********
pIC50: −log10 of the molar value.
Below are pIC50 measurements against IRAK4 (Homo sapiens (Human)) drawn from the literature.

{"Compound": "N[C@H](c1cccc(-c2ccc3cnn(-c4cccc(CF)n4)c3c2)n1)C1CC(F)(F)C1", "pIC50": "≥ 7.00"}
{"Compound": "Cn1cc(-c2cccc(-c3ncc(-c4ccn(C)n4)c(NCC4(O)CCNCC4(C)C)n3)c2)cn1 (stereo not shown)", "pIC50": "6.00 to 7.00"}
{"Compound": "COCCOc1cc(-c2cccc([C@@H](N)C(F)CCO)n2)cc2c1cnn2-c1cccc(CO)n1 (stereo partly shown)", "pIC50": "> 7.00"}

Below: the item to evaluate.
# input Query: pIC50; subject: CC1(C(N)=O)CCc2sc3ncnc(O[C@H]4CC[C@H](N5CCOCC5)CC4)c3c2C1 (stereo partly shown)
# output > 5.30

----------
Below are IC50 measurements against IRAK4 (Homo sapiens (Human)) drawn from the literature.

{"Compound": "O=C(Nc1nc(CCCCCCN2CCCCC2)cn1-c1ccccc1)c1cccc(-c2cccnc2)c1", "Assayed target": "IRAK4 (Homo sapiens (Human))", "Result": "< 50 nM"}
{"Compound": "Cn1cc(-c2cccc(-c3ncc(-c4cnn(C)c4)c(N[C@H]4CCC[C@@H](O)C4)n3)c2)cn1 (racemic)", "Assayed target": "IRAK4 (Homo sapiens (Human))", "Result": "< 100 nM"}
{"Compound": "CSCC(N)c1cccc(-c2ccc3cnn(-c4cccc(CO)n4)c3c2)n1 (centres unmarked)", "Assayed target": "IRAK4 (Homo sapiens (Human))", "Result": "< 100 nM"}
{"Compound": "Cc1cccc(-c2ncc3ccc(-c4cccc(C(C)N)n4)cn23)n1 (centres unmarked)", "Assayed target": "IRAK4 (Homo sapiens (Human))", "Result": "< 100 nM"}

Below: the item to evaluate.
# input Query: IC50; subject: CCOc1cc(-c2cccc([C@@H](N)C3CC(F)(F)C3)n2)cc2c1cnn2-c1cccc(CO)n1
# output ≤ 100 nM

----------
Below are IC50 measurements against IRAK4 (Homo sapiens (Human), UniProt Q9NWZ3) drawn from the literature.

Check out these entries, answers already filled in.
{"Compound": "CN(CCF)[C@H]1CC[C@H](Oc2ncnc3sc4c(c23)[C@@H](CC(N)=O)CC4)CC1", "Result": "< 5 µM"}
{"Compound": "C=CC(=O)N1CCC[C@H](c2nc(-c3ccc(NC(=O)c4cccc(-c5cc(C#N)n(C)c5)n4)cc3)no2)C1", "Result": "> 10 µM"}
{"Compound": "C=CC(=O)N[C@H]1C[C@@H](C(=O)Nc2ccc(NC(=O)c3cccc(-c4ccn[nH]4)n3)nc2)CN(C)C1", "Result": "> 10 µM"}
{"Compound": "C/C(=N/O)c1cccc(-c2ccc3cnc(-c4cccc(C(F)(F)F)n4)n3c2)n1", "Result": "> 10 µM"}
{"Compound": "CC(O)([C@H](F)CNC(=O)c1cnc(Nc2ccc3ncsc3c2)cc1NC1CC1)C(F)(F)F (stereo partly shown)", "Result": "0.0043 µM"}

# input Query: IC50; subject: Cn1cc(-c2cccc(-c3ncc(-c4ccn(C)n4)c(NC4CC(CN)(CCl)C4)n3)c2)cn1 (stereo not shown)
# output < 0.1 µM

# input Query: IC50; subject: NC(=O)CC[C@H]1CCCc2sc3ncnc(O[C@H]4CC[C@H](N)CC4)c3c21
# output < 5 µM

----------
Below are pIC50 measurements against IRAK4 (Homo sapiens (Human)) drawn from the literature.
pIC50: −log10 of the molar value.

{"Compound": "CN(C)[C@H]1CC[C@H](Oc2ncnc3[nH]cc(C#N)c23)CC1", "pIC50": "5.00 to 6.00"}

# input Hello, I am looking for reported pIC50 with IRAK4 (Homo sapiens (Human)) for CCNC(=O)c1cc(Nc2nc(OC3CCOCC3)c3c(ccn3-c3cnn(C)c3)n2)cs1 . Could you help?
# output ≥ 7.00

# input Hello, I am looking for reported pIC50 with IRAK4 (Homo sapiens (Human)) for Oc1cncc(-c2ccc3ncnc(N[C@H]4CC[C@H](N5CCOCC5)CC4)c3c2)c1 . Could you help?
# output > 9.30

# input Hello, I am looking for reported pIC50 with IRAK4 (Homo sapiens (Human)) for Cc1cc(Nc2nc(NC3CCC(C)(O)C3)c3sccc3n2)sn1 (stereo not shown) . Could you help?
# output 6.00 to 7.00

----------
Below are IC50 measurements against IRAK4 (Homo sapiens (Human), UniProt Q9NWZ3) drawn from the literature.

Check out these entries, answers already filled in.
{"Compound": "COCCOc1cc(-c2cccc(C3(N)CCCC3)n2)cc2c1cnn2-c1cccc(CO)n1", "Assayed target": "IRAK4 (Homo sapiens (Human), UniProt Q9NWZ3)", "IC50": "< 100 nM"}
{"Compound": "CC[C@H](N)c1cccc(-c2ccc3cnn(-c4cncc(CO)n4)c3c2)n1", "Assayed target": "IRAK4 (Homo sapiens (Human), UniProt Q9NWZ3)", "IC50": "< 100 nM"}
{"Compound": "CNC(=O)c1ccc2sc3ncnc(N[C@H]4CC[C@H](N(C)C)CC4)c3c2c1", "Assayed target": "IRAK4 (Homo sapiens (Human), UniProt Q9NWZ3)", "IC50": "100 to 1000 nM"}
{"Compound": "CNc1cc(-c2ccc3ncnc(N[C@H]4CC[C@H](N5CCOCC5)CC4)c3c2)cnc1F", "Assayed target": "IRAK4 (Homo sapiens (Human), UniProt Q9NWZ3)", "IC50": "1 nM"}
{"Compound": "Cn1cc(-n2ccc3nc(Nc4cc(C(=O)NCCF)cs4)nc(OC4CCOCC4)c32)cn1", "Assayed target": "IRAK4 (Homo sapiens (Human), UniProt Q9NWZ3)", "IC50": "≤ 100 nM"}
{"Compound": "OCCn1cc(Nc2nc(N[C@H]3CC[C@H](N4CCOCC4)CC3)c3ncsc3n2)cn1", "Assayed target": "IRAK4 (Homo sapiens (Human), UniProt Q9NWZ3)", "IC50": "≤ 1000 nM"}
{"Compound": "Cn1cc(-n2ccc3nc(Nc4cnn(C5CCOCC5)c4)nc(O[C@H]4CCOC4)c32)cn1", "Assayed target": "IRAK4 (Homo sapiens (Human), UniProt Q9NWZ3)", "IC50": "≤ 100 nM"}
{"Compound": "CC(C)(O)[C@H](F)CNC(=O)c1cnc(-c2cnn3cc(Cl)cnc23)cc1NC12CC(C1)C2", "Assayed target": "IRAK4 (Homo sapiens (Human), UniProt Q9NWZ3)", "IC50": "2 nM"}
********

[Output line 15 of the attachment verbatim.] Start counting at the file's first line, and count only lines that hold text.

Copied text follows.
Below: the item to evaluate.